Campaign Silliness

The political situation in this country has devolved into a profound silliness that's hard for the average joe to understand. The primaries for the presidential quadrennial circus don't even begin coming on line until next year, but the candidates in both parties, most of them having already been running for months or even years, are making a serious governmental process into a huge joke. For instance, it turns out that unannounced candidates (at least officially), such as former senator and sometime actor Fred Thompson, can be high in the polls while long-running candidates are back in the pack, though no one seems to care much where they are since they're looking foolish or unbelievably opportunistic in making all their noise much too far in advance of the actual primaries.

Indeed, the primaries themselves are exercises in fluff and foolishness. When votes in such places as midget-sized New Hampshire or Nevada or a caucus in Iowa next January are held to be vital to the process, the importance of the whole business is denigrated. It should be obvious by now that if the primary-system is to be employed, all primaries should be held on the same day, preferably in June or July. The conventions, already made meaningless by the primaries, should be consigned to never-never-land, never to be seen again unless and until the silly primary-process is changed. They have devolved into exercises in which windbags are given the privilege of insulting everyone's intelligence by cliché-ridden orations full of sound and fury, signifying nothing.

The name of the game now is the incessant quoting by virtually all the candidates of polls that show how well they're doing. The polls are engineered by slick con artists to indicate that the candidate employing the pollsters looks as good as possible. Their use is determined to a large extent by the amount of money the candidate has been able to scrounge from mostly interest groups, the devil take the hindmost in fund-raising. This is sort of like the most important element in establishing successful sports "programs" in the colleges and universities, namely, recruiting. The coaching is secondary to the vital element of grabbing the most talented athletes and letting them do their thing. The most successful coaches, except for rare exceptions, are the most talented recruiters.

The 24/7 Cable-TV "news" outlets thrive on the shenanigans connected to the sham of politics. They come up with new polls every day. Today, for instance (June 18), the big news on Fox News is that polling shows that Senator Clinton is leading the democrat pack, that Senator Obama is still second, and that unannounced candidate Al Gore, who says he has no intentions of running but, of course, is not closing the door, has shoved (or greatly helped shove) former senator Edwards off the edge…though Edwards is still maintaining a significant presence in Iowa, of all places.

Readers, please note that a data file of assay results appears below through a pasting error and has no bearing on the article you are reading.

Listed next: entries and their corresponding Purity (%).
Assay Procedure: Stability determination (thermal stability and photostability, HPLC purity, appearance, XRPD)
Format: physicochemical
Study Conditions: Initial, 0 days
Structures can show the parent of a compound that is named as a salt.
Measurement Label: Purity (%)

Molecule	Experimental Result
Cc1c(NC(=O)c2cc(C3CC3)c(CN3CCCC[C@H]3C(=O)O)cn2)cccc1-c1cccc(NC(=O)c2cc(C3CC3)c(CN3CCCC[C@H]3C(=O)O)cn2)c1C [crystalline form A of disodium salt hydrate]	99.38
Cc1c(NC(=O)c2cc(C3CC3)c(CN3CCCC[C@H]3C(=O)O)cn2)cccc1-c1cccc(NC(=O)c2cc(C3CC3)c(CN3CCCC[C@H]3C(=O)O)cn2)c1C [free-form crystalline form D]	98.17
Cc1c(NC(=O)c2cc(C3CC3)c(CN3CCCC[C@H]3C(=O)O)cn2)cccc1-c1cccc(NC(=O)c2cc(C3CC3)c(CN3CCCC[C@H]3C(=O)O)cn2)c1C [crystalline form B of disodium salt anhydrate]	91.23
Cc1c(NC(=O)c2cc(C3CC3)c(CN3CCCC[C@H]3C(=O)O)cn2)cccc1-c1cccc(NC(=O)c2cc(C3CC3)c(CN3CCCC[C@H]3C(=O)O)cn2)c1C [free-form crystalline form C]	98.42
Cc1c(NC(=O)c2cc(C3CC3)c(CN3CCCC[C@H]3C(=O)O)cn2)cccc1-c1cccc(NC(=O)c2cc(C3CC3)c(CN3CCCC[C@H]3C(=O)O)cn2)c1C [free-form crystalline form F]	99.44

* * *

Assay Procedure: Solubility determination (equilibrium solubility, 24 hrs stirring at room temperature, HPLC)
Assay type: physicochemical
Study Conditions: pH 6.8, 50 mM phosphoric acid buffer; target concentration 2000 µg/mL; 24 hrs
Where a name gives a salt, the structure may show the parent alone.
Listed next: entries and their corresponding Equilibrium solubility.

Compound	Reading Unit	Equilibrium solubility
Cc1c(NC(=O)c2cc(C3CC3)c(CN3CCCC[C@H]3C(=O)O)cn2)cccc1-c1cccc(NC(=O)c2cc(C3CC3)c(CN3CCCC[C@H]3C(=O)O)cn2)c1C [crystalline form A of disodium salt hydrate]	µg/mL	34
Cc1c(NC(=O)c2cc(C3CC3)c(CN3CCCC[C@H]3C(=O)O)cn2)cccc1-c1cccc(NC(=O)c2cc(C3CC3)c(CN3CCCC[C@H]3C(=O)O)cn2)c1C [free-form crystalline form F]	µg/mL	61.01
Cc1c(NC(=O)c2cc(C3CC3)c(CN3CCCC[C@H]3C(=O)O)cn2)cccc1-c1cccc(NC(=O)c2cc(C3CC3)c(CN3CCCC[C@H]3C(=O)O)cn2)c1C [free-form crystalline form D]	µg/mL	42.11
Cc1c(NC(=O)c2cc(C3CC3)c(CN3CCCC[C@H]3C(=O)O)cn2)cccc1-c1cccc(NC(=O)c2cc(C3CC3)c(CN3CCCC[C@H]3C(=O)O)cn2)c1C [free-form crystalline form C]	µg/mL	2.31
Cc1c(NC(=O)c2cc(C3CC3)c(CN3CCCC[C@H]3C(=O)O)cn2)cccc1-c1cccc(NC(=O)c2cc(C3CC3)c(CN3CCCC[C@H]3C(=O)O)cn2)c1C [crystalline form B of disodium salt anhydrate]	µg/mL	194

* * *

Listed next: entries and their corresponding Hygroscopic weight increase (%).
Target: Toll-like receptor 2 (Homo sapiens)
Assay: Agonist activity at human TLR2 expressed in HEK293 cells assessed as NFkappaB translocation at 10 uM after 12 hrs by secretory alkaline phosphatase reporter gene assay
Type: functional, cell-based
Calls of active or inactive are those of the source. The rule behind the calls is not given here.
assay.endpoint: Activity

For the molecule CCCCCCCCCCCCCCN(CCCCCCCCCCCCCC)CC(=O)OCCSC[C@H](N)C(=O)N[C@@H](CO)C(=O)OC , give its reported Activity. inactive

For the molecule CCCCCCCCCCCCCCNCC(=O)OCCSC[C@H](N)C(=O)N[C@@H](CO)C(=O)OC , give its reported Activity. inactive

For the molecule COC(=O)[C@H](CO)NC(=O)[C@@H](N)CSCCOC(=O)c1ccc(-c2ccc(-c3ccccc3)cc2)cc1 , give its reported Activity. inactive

The same newsman reported that the polling showed unannounced candidate Thompson (although, didn't he announce on somebody's late-night clambake the other night?) is roughly equal to John McCain and threatening presumptive frontrunner Giuliani in the current republican popularity contest, with wannabe Mitt Romney slipping into single-digit territory, a serious threat to his chances nearly seven months before voting takes place. Not to worry, though, since the polls will be different tomorrow and next week and so on. Romney will make a better showing, of course…or will he? Only the pollster knows.

Adding to the silliness have been the "debates" held thus far by the cable networks. These have furnished opportunities for the "anchor folks" at the networks to shine since they run the show. The entire process hasn't been watched in this corner, but the most impressive of the "anchors" was Chris Matthews, not because he was sharper than the others but because he figured a new angle – that of running back and forth across the stage and eyeballing the candidates pupil-to-pupil or contact lens-to-contact lens…whatever. He hogged his outing…and stole the show. One suspects, also, that the "debates" are actually designed to be exercises in the "gotcha game," catching the candidates by surprise and watching them stammer a bit and slowly twist in the wind if at all possible.

The notion of debate is silly, anyway. The "debates" form a collection of sound-bites or campaign-blurbs from the candidates, who are expected to – and expect to – discuss a subject as serious as war in 90 seconds or less. Imagine nine democrat guys and one woman or eight republican guys and no woman in a debate. Sound foolish? Of course! The debates – if there actually are debates – should be held next year sometime when the fields have been winnowed to a handful of wannabes. Actually, this corner is unimpressed with the so-called debates, anyway, and would much rather listen to a candidate lay out his/her whole plan without interruption or argument from another candidate, and certainly without an "anchor" putting on his own show, which is likely to turn into an advancement of his own agenda or that of his network, not unheard of in this day of the big hype.